Review of Advanced Interviewing Techniques course offered by the University of Maryland

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This time I took the course Advanced Interviewing Techniques on Coursera.

The discussion starts with behavioral interviews which are also called competency based interviews. There is the need to make the difference between skill and competency. For example in the programming world being able to code in a programming language is a skill while being able to create an effective piece of software is a competency.

Continuing, the course expresses some figures: traditional interviews are around 10% accurate in finding the right candidate while competency based interviews are around 55% percent accurate.

Competency based questions are very specific. For example an interviewer may ask: “tell me about a time when you solved a specific problem?”. Or “how you’ve dealt with failure at your previous job?”.

The basic strategy for dealing with behavioral interviews is to prepare a few dozens of stories regarding different past job experiences and hopefully you will be asked questions that fit your stories or questions that require minimal adjustment of your stories. This strategy obviously needs some framework for the stories so the course introduces the STAR response framework.

STAR response framework is made out of the following steps:

First you describe the situation: where and when does the story take place?

Secondly you describe the task or target needed to handle the problem. These first two steps should not take more than 25% of your entire story.

In the third step you describe the action you took to solve the problem. You should discuss the struggles and also tell what you do, why you do it, how you do it or who was involved.

And lastly, in the fourth step you discuss the results of your actions, the impact your actions had.

The entire STAR response should take between 2 and 3 minutes and you should understand what the employer wants to find out about you: to see if your story exposes the competency needed for the job.

Some common situations your interviewer may put you in:

- a specific situation where you failed: this question is not a tricky one, the interviewer wants to see if you learned from failure and if you’re afraid of failure. An important thing to do is to assume responsibility for the failure you discuss rather than blaming someone else or criticizing colleagues.

- a past accomplishment you’re proud of: it can be any accomplishment, does not necessarily be work related.

- how you handle conflict at work: conflicts at work are inevitable and the best thing to do is to show you spend time understanding the other side's point of view and also that you treat the conflict with calmness.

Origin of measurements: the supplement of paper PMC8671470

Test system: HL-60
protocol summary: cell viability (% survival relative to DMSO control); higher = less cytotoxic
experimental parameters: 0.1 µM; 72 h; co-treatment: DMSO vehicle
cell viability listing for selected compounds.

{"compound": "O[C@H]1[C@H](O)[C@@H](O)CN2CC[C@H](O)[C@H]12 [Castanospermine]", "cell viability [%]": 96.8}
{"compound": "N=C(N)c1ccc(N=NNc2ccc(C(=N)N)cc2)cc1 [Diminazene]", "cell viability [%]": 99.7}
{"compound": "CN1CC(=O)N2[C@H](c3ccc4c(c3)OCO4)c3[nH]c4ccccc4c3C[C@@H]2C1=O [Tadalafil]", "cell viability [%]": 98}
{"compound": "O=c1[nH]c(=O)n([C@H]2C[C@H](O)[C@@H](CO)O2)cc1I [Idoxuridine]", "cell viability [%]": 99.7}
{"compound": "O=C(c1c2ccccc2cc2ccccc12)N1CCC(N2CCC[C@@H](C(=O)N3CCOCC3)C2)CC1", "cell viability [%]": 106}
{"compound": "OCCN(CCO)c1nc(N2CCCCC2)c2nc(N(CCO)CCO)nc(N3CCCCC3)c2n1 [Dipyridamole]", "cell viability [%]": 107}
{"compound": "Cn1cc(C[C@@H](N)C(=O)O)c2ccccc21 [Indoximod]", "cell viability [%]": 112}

Another type of questions are situational interview questions. These types of questions typically start with “what would you do if?”. This time the interviewer puts you in a realistic hypothetical situation to see your thinking skills.

Further on when engaging in interviews you need to communicate your personal values. Some of the best traits any employee can have: authenticity, self-management, self awareness and humility.

Another topic is how to answer the weaknesses question. This question is asked to make you think hard and deeply. And you’re better off if you’ve prepared an answer before the interview. The interviewer wants to see if you can handle challenges, if you’re honest and if you can take corrective actions.

Questions to ask at every interview:

1. The first question is about the position. How has it developed since it was created?

2. What are the training opportunities?

3. What kind of employee would succeed in this position?

4. Examples of projects you'd be working on?

Questions You Should Never Ask:

1. How much does this job pay? You need to let the employer bring the money topic to the table.

2. What kind of organization is this? Such a question implies you have not done any research prior to the interview.

3. How much vacation time do I get? Such a question suggests you don’t really want to work.

Negotiating the Best Deal

Recruiters are experienced trained negotiators. Their goal is to get you to reveal your current salary as early in the interview process as possible or to commit to a desired salary number. They then may make an initial offer at that level or lower, or even worse they may use your response to eliminate you from further consideration.

You have two disadvantages when negotiating: first you do not know how high the organization is willing to go for you. And secondly you may not be willing to negotiate.

The first principle of negotiation is who throws the numbers first probably has the most to lose.

A good tactic to counter the question of what are your salary expectations is to say you need to know the pay range to get an opinion.

Another tactic is to delay the payment discussion until the company decides it wants you. In such a scenario you negotiate from a position of force.

Tips for having a phone interview

You need to understand a phone interview is a conversation, not an interrogation.

So first you need to be a good listener.

Next you need to think about the questions you’re asked and take your time before replying. Schedule the phone interview in a time that you’re free of distractions.

There is obviously a lot more information in the course, I covered just what I considered to be the most important ideas.


I'm a web programmer passionate about coding, spirituality, psychology and some theoretical sciences. The best part with so many interests is I never get bored.

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